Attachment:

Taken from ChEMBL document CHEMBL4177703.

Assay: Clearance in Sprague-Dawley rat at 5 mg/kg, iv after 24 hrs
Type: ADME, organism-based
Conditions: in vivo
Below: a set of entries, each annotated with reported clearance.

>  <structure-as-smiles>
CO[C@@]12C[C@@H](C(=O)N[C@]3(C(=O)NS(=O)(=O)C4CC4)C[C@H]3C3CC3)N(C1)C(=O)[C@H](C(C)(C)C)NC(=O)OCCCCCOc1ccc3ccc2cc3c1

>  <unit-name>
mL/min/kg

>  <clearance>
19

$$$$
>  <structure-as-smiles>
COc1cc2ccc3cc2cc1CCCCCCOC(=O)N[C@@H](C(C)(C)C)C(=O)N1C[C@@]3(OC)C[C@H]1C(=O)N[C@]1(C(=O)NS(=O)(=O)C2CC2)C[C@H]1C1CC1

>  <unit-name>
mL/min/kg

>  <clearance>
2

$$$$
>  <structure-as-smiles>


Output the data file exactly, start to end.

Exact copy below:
Taken from ChEMBL document CHEMBL4177703.

Assay: Clearance in Sprague-Dawley rat at 5 mg/kg, iv after 24 hrs
Type: ADME, organism-based
Conditions: in vivo
Below: a set of entries, each annotated with reported clearance.

>  <structure-as-smiles>
CO[C@@]12C[C@@H](C(=O)N[C@]3(C(=O)NS(=O)(=O)C4CC4)C[C@H]3C3CC3)N(C1)C(=O)[C@H](C(C)(C)C)NC(=O)OCCCCCOc1ccc3ccc2cc3c1

>  <unit-name>
mL/min/kg

>  <clearance>
19

$$$$
>  <structure-as-smiles>
COc1cc2ccc3cc2cc1CCCCCCOC(=O)N[C@@H](C(C)(C)C)C(=O)N1C[C@@]3(OC)C[C@H]1C(=O)N[C@]1(C(=O)NS(=O)(=O)C2CC2)C[C@H]1C1CC1

>  <unit-name>
mL/min/kg

>  <clearance>
2

$$$$
>  <structure-as-smiles>